Redundancy(redirected from redundancies)
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the presence in a technical device of capacities greater than those required to ensure its normal operation. Redundancy is introduced to increase the reliability of a device under various operating conditions or to prevent interference and malfunctions in the transmitting or receiving equipment from affecting the authenticity of the data being transmitted. A particular type of redundancy is equipment redundancy, or reservation.
Other types of redundancy include data redundancy; time redundancy, which is a time reserve for repeated performance of the operation (for example, repeating calculations two or three times in a computer); and power redundancy, which is a power reserve that may be used under more difficult operating conditions or upon aging of a device (for example, by installing a more powerful engine than is necessary under normal operating conditions).
in engineering, an effective method of increasing the reliability of technical apparatus by incorporating an additional number of components and connections over the minimum necessary to perform specified functions under given operating conditions. The components of the minimized structure of an apparatus, which ensures the operational readiness of the apparatus, are called the major components (MC); redundant components (RC) are those used to ensure the operational readiness of the apparatus if the MC’s fail. Redundancy is classified according to a number of indexes, of which the most fundamental are the redundancy level, the redundancy coefficient, the state of the RC’s up to the time they are put into operation, the provision for joint operation of the MC’s and RC’s with a common load, and the means of combining the MC’s and the RC’s.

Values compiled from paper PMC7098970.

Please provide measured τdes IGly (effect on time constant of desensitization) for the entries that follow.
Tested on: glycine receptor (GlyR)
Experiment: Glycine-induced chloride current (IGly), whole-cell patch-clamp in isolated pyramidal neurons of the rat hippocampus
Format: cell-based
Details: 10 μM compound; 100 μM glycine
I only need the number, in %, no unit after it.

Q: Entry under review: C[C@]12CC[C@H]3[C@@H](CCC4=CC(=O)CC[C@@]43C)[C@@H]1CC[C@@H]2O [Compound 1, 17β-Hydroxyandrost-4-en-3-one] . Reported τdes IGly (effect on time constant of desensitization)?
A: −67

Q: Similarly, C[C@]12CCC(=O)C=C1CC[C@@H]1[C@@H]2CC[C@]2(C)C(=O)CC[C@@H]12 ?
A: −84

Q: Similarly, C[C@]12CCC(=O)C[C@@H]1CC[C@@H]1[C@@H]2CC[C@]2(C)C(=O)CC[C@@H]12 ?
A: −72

The redundancy levels are classified as overall redundancy, in which a reserve is provided in case of failure of the whole object, and partial redundancy, in which reserves are provided for individual parts of the object, such as units, subassemblies, and components; composite redundancy features a combination of overall and partial redundancy methods. The redundancy coefficient refers to the ratio of the number of RC’s to the number of MC’s in the apparatus. Single redundancy is called duplication. Depending on the state of the RC’s up to the time they are put into operation, reserves may be classified as loaded (under the same load as the MC’s), reduced (loaded less than the MC’s), and unloaded (under practically no load). The possibility of joint operation of RC’s and MC’s with a common load is determined by whether the components can be connected simultaneously to the load without causing a failure in the reserve group.
Redundancy also depends on the method of combining MC’s and RC’s in the composition of the reserve group. In the permanent connection method, all components—both MC’s and RC’s—are connected to a common load during the entire time the apparatus is operating. In the semipermanent connection method, only components in good working order remain connected to the common load; those that have failed are disconnected. In partially active redundant systems, only MC’s in good working order are connected to the common load at the start of operations; when an MC fails, an RC is connected but the faulty MC is not disconnected. In active redundant systems only MC’s in good working order are connected to the common load at the start of operation; if, however, one of them fails, an RC is connected and the faulty MC is disconnected. The disconnection of faulty MC’s and the connection of RC’s is accomplished either manually or automatically; in the latter case, appropriate apparatus is required, whose reliability must be considered in designing the whole system.